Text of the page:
So, summer is almost over and all of my favorite things will turn into new favorite things—long hot days and nights that give way to cool autumn mornings and warm afternoons (you know the kind where you can’t quite figure out how to dress your kids and thank goodness someone invented the hoodie). The sounds of summer cicadas and frogs yield to crunchy leaves underfoot and the smell of suntan lotion is taken over by that scent of campfire that permeates every bit of hair, clothing and skin it comes in contact with. But I’m jumping ahead here because, frankly, I love summer and I don’t really want to talk about fall just yet. What I do want to talk about is, this summer, instead of reading lighthearted novels in a plastic lounge chair (which isn't really something I do anyway), I somehow found myself engrossed in soul-searching memoirs and hopeful/sad books that brought tears to my eyes and made me think about life in a way that even a really good self-help book will never be able to do.
Now, I’ll be the first to admit here that as I stumble more towards getting older, I’ve been slightly less brooding and a tad bit more thoughtful and slowly becoming more comfortable in my skin. All of which has, in turn, left me seeking stories of others who did not grow from childhood to adulthood in the “normal” follow-the-right-path-put-together ways. The ones who sort of did everything backwards and much more difficultly. Not to say this is the wrong way of doing things. It's just that from the outside, the inside seems easier and less painful, albeit maybe less fun. Thusly, into my life walks the memoir. I've always been a memoir junkie and usually skim through them at alarming rates looking for juicy bits of info to apply to my life in the most Zen of ways. But this summer I found two that I read with intent and meaning (can you tell I've also been skimming through Buddhist texts lately) and did not want them to reach an end.
The Chronology of Water by Lidia Yuknavitch, is a memoir that made me feel like I had found a new best friend, a new partner in crime (minus the crime since it seems we were both healing from a wilder youth). Reading this memoir was like broken people finding solace in other broken people, comfort in numbers, and all of that. A book about adolescent family dynamics, rebellion, searching for freedom, learning to be an adult, and well, water (Pisces here!). It’s true that my emotional side read most of this book in tears and my healing side devoured all of its kindred spirit life knowledge and, honestly, I really did feel better after reading it. Not that I particularly felt bad before, but when you are searching for answers it’s nice to find them on your library shelves instead of never finding them at all. I’m also not ashamed to admit that I recommended it to all my favorite reader friends, read it cover to cover twice, and currently have it on hold for myself, again. And I rarely re-read anything, so, frankly, that is saying a lot.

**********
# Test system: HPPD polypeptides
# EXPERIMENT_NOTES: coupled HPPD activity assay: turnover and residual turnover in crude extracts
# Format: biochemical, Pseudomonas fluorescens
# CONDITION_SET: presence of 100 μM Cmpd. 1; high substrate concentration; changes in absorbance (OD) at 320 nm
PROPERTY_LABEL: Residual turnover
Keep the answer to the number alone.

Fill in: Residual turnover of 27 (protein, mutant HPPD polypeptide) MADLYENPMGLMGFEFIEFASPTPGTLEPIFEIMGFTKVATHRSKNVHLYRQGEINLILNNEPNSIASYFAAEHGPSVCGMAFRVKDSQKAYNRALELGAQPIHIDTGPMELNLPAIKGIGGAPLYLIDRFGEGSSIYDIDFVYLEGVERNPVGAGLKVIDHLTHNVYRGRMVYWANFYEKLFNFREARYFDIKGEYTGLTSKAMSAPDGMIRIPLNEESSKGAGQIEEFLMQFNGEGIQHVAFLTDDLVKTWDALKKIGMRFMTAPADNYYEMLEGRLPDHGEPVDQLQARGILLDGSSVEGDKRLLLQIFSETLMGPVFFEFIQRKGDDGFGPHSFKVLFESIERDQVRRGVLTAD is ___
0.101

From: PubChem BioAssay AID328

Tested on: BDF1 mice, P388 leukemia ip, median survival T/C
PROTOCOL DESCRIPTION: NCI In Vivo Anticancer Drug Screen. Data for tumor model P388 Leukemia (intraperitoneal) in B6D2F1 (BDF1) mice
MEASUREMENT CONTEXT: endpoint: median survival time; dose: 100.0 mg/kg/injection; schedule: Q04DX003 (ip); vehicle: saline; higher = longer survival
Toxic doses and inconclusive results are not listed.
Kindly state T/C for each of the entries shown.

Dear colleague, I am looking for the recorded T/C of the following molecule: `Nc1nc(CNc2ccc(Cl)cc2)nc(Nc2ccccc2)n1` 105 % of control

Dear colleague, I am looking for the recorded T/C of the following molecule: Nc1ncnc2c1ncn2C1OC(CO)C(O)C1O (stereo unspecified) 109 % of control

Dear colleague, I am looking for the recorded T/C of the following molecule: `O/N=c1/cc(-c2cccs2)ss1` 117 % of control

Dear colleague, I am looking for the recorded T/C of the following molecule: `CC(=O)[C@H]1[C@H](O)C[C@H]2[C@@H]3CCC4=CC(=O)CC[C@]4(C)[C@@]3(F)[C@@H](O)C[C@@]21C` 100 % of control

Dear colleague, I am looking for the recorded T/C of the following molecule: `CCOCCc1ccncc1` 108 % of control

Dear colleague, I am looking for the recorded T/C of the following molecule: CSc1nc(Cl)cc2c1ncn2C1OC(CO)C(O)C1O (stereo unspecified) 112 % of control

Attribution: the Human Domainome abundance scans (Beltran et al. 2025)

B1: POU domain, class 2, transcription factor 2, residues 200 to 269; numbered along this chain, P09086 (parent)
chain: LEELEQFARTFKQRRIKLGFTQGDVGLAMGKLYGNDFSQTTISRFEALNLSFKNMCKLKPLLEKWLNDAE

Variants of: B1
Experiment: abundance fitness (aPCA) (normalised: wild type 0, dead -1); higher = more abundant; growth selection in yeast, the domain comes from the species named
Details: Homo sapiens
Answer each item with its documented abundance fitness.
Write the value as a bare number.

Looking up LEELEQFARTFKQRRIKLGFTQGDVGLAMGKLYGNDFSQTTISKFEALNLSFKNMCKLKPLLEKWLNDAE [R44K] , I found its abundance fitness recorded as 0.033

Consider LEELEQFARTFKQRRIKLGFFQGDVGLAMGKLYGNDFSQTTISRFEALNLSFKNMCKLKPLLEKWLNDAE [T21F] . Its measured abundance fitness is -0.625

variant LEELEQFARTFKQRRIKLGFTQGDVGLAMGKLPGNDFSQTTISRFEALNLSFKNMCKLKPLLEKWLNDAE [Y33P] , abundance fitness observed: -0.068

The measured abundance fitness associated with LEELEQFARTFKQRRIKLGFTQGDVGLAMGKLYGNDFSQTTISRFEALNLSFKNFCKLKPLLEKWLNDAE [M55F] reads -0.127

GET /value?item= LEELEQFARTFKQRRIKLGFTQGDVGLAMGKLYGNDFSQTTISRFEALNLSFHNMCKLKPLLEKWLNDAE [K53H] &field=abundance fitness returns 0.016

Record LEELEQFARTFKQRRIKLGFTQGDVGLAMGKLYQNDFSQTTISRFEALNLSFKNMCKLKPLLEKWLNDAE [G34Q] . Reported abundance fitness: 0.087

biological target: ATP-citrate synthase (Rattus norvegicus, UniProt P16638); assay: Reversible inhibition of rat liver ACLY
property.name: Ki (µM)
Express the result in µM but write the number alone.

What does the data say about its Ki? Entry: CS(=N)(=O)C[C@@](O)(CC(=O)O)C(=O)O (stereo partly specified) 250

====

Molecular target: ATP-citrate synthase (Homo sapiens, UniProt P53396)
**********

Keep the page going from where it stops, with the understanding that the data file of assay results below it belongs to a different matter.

Not only am I a memoir addict but I equally love a good coming-of-age novel. Michelle Tea's memoir How to Grow Up is a coming-of-age story—if you came of age in your 30s. Think "how to grow up as a grown up," if you will. Tea's stories are funny in the same way that we all have to laugh and make light of our failures and transgressions because how else would we cope and still have the gumption to try again and again until one day you wake up and realize you have grown up a little and you want more. Not only is Tea hilarious and forthcoming but she will also make you feel good in her "I messed up in my life, too, here's an affirmation" sort of way. My favorite affirmation being, "Holy [email protected]*&! Thank You," a reminder to not take the little things in life for granted. In this way, she too reminds me of my best friend. We trade therapy texts and she is constantly reminding me to stay thankful despite life's lows.
Now that summer is coming to an end and August gets thick with dying heat (the heavy dead end of summer), pick up a good memoir, stick with it, learn from it, laugh out loud, shake your head at the similarities between yourself and the author, maybe cry, and then DO NOT make the same mistake as I and follow it up with, The Fault in Our Stars because you will be red-rimmed and puffy-eyed for however long it takes you to read it (although I do recommend reading it, as it is very good). Maybe follow your memoir spree with books on surfing, or cooking, or some straight teen drama like the Pretty Little Liars series by Sara Shepard, (yes, my 14 year-old daughter got me hooked) because, hey a little bit of fictional teen crisis is just what we need to keep on growing and growing up.